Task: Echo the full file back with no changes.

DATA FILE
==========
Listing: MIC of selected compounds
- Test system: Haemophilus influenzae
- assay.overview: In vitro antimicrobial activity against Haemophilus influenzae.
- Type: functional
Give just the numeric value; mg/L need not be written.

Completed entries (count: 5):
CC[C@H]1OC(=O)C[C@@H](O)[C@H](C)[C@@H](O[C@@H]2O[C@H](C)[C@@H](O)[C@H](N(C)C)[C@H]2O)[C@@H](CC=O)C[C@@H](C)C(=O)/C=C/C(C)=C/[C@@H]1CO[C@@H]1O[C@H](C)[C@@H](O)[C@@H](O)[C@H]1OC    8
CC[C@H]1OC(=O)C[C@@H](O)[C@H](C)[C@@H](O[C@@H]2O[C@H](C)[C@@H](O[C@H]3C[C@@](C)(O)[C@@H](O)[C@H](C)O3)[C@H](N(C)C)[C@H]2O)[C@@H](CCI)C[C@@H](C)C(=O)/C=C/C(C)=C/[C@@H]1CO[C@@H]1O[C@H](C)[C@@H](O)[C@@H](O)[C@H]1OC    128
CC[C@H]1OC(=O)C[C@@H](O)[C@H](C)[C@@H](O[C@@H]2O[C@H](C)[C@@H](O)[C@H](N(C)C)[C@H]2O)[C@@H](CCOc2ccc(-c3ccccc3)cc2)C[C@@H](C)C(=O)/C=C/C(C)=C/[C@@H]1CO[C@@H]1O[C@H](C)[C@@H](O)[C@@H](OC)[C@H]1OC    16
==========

Listing: MIC of selected compounds
- Test system: Haemophilus influenzae
- assay.overview: In vitro antimicrobial activity against Haemophilus influenzae.
- Type: functional
Give just the numeric value; mg/L need not be written.

Completed entries (count: 5):
CC[C@H]1OC(=O)C[C@@H](O)[C@H](C)[C@@H](O[C@@H]2O[C@H](C)[C@@H](O)[C@H](N(C)C)[C@H]2O)[C@@H](CC=O)C[C@@H](C)C(=O)/C=C/C(C)=C/[C@@H]1CO[C@@H]1O[C@H](C)[C@@H](O)[C@@H](O)[C@H]1OC    8
CC[C@H]1OC(=O)C[C@@H](O)[C@H](C)[C@@H](O[C@@H]2O[C@H](C)[C@@H](O[C@H]3C[C@@](C)(O)[C@@H](O)[C@H](C)O3)[C@H](N(C)C)[C@H]2O)[C@@H](CCI)C[C@@H](C)C(=O)/C=C/C(C)=C/[C@@H]1CO[C@@H]1O[C@H](C)[C@@H](O)[C@@H](O)[C@H]1OC    128
CC[C@H]1OC(=O)C[C@@H](O)[C@H](C)[C@@H](O[C@@H]2O[C@H](C)[C@@H](O)[C@H](N(C)C)[C@H]2O)[C@@H](CCOc2ccc(-c3ccccc3)cc2)C[C@@H](C)C(=O)/C=C/C(C)=C/[C@@H]1CO[C@@H]1O[C@H](C)[C@@H](O)[C@@H](OC)[C@H]1OC    16